Objection #2 comes from many in the training field. In fact I have heard this MANY times. “This doesn’t have anything to do with training.”
Answer: For the most part, you are right – it doesn’t have anything to do with training on the outset. But it does have to do with learning. Training is only a subset of learning and there are many ways to help others learn.
Too often we, in the training field, get stuck on how to ‘train’ rather than on how to help our ‘customers’ learn which in turn drives results, which is the real goal. Our focus should be on LEARNING, not training.
Why? Training can only do so much.
You may have seen the long tail before. It was first used in 2004 to describe the business strategy of Amazon and Netflix. Basically, their model allowed them to not only hold the most asked for items (which in a regular distribution model would be the only items economically feasible) but it also allowed them to hold (much) less asked for items. In fact, those seldom requested items held a large portion of their sales and of the demand from customers.
The same is with social learning. (You will have to forgive my color blindness…) The left most color (yellow-ish?) and the middle color (orange-ish?) are what formal training can deliver. It concentrates on only those things that are economically feasible given the limited resources (sexual harassment, company products, communication skills, etc.). A lot of people need more information / knowledge / skills (Y axis) to do their jobs, and yet training cannot touch a large part of the knowledge that is needed by only some of the employees (how to fill out the exception report, where to find information on little known refunds, how to deal with random situations). Social learning (green) does not replace training. It may overlap a little (orange-ish, again) and compliment a lot, but it takes care of the knowledge that training will never get to.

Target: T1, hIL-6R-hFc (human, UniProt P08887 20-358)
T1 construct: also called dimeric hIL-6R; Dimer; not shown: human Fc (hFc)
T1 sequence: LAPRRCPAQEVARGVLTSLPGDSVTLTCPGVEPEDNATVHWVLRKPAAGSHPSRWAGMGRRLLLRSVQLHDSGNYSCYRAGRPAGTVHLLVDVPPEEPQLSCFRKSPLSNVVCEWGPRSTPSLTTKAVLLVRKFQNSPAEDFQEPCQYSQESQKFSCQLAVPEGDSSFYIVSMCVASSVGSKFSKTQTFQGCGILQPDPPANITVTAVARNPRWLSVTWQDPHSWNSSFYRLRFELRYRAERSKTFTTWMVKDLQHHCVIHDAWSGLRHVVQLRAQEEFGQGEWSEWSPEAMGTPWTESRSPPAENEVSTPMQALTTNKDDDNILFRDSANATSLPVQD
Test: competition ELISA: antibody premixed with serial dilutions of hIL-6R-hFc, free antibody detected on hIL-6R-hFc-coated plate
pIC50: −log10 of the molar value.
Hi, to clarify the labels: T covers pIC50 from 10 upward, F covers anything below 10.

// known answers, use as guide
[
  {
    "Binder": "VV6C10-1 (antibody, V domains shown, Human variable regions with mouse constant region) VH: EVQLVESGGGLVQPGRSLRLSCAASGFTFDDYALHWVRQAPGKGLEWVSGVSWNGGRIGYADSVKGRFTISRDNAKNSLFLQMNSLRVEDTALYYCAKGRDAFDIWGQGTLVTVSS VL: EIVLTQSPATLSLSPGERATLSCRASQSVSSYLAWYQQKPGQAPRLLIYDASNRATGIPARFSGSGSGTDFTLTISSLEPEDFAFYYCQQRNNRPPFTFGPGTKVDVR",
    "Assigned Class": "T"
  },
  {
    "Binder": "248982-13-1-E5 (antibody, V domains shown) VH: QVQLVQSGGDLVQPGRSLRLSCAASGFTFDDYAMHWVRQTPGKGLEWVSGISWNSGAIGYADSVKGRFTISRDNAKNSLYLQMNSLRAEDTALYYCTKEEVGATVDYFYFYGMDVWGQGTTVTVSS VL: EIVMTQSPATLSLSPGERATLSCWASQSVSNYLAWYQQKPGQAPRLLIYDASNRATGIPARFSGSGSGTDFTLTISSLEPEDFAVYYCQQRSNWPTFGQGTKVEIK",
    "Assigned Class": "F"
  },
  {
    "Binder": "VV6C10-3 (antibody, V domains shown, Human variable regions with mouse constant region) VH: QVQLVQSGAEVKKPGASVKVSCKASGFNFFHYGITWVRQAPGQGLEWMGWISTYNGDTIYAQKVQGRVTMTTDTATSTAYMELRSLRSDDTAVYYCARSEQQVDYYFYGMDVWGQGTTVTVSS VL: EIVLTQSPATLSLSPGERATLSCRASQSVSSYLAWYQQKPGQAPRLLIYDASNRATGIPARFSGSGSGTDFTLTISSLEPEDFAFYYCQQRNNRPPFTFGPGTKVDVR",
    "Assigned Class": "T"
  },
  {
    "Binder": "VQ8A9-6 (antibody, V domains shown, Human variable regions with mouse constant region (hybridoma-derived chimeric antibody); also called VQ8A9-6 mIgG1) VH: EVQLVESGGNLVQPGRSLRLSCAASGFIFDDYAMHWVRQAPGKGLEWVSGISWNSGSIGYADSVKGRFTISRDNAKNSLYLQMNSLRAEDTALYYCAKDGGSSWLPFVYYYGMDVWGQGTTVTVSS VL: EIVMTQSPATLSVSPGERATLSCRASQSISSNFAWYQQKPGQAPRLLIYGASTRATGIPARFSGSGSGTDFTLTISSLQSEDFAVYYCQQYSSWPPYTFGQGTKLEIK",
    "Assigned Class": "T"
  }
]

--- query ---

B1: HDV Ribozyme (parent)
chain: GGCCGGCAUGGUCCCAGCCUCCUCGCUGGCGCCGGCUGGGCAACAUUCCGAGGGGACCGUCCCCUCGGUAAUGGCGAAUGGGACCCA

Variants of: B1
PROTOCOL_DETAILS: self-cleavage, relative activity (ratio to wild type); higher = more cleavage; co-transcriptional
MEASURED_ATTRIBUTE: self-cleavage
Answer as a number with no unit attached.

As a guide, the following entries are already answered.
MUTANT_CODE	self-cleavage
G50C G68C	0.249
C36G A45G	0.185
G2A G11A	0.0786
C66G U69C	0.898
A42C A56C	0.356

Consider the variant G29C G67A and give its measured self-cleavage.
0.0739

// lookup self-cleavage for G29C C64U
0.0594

So, in the end, social learning compliments training and covers knowledge formal training was never able to reach. It is in addition to, without having huge amounts of formal resources needed to deliver.
And, again, our goal in the end is learning.
How would you answer this objection?